Endpoint, Service, and Administrative Components
It is now time to take a brief review of the roles and architectures of the endpoint components, service components, and administrative components shown at the bottom of Figure 5-2.
In this scenario, an external entity (perhaps an administrator at a console or one of the “attestation consumer” applications referenced at the top of Figure 5-2) seeks information about the trustworthiness of the endpoint. The trust agent can work with the platform operating system or hypervisor to issue a TPM Quote from the platform TPMs. (Note that in some cases, the hypervisor or operating system can answer this request natively—without a trust agent). Only a trusted operating system can unseal the hash values within the TPM and issue this response back to the attestation server in the form of a signed TPM Quote. From here, the attestation server can process the quote and provide information back to the requesting entity.
Attestation Service Component Capabilities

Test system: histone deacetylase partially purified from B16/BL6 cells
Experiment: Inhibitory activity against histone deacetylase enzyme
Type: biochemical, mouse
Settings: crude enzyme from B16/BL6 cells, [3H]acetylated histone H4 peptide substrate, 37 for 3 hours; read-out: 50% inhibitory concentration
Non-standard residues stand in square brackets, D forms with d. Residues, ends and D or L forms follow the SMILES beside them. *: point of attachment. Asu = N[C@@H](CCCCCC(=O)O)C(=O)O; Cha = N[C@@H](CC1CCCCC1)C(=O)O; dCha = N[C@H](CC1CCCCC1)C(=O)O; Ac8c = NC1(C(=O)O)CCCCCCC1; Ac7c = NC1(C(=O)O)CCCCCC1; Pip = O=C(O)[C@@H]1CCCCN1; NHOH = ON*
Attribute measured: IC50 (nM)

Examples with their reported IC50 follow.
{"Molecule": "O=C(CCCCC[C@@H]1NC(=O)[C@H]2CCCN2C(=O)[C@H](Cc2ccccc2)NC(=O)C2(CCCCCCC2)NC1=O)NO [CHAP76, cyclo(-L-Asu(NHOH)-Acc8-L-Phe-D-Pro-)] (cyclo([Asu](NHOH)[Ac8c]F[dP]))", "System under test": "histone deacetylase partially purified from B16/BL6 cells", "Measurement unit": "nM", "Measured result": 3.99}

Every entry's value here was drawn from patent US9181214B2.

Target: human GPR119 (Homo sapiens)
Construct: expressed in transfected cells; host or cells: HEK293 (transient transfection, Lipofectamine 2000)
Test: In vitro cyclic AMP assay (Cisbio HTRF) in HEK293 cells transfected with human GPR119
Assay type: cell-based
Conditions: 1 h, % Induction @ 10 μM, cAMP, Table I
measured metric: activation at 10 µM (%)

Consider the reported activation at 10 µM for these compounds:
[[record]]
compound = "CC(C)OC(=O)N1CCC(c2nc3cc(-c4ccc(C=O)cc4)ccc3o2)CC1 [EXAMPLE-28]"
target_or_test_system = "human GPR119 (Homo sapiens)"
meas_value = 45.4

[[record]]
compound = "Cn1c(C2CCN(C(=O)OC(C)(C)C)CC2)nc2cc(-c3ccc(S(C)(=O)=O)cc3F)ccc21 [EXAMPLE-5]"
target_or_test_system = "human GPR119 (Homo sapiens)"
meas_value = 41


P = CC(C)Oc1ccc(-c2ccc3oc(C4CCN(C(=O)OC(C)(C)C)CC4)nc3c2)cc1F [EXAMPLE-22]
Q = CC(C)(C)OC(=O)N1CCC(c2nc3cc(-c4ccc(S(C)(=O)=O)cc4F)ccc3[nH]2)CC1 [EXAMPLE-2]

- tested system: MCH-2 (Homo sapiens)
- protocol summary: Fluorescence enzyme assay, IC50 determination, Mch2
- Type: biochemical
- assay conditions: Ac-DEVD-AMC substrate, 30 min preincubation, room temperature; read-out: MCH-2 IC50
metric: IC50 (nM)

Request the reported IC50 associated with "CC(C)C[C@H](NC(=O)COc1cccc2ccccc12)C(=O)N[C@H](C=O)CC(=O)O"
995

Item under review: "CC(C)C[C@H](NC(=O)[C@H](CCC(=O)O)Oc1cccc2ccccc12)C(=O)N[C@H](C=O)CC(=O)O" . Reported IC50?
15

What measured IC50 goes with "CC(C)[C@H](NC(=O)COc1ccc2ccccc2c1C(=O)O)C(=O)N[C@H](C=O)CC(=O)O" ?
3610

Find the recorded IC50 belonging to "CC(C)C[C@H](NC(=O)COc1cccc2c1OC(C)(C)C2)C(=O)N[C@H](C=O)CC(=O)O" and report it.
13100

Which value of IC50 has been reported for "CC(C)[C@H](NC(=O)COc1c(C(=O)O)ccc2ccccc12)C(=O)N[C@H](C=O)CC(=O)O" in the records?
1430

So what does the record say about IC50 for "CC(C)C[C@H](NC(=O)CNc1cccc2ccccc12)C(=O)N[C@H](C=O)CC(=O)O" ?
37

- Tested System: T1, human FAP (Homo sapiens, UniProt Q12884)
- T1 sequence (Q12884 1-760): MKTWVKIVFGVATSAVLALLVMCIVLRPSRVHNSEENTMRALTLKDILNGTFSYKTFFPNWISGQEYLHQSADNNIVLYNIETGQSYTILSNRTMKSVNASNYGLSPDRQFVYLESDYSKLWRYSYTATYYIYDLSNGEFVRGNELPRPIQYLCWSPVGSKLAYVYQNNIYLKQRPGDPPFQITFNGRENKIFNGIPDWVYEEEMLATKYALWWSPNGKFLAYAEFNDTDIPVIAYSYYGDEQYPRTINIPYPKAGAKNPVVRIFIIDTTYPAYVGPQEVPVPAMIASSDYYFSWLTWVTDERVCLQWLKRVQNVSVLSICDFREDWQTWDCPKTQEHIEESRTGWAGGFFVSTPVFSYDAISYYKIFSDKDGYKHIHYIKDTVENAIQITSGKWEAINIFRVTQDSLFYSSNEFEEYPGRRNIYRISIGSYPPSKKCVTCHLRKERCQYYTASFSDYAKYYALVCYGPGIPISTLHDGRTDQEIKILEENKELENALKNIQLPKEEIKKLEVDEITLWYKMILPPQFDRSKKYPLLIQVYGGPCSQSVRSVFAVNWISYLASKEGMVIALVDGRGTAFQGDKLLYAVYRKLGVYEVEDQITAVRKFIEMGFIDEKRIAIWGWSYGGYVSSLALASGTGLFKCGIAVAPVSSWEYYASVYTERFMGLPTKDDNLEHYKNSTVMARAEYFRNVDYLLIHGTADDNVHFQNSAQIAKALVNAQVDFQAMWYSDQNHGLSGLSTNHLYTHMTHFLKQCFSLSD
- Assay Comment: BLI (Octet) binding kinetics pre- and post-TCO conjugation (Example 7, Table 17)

The attestation service component capabilities and their role are rather broad. In their simplest form, the primary purpose of the service component is to evaluate and provide platform trust status assertions to other entities for use in trusted pools, compliance, and other key use models. As such, they receive requests for information about a platform, and generate requests to the host to collect the information (hash values) about its trustability, location, and so forth, as described in the previous section. They have facilities to validate the information source (via keys) and compare the reported values (which previously arrived in the SAML assertion of the TPM Quote) against whitelists of known good expected hash values. Of course, this means such services must also possess facilities for building and maintaining whitelists. It must also have a mechanism for packaging responses to the original requests for information about the platform—typically via RESTful APIs. There are often desirable related services such as tools for doing bulk attestations, caching, and so forth, which provide value in terms of enhancing the usability, scalability, and so forth, of an attestation service in a high-volume datacenter or cloud implementation.